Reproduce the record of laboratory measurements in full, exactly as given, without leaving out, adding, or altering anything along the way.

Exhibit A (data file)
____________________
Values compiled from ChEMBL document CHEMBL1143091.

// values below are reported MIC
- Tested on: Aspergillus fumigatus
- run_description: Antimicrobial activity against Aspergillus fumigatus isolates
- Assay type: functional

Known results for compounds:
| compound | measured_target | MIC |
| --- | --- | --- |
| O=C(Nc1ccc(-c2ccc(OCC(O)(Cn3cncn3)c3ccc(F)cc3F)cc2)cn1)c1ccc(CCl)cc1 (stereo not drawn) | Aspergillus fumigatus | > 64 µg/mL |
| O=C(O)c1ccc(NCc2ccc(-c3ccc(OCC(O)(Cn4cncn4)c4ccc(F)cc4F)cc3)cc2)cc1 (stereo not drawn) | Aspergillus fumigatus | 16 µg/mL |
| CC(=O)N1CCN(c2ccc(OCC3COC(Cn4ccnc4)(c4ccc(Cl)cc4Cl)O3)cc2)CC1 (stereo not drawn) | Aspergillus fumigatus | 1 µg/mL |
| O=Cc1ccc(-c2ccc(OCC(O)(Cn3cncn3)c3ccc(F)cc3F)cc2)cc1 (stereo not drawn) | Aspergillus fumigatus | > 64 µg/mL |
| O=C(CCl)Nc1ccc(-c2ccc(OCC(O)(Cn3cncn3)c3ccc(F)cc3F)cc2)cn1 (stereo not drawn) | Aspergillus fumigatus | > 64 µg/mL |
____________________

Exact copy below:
Values compiled from ChEMBL document CHEMBL1143091.

// values below are reported MIC
- Tested on: Aspergillus fumigatus
- run_description: Antimicrobial activity against Aspergillus fumigatus isolates
- Assay type: functional

Known results for compounds:
| compound | measured_target | MIC |
| --- | --- | --- |
| O=C(Nc1ccc(-c2ccc(OCC(O)(Cn3cncn3)c3ccc(F)cc3F)cc2)cn1)c1ccc(CCl)cc1 (stereo not drawn) | Aspergillus fumigatus | > 64 µg/mL |
| O=C(O)c1ccc(NCc2ccc(-c3ccc(OCC(O)(Cn4cncn4)c4ccc(F)cc4F)cc3)cc2)cc1 (stereo not drawn) | Aspergillus fumigatus | 16 µg/mL |
| CC(=O)N1CCN(c2ccc(OCC3COC(Cn4ccnc4)(c4ccc(Cl)cc4Cl)O3)cc2)CC1 (stereo not drawn) | Aspergillus fumigatus | 1 µg/mL |
| O=Cc1ccc(-c2ccc(OCC(O)(Cn3cncn3)c3ccc(F)cc3F)cc2)cc1 (stereo not drawn) | Aspergillus fumigatus | > 64 µg/mL |
| O=C(CCl)Nc1ccc(-c2ccc(OCC(O)(Cn3cncn3)c3ccc(F)cc3F)cc2)cn1 (stereo not drawn) | Aspergillus fumigatus | > 64 µg/mL |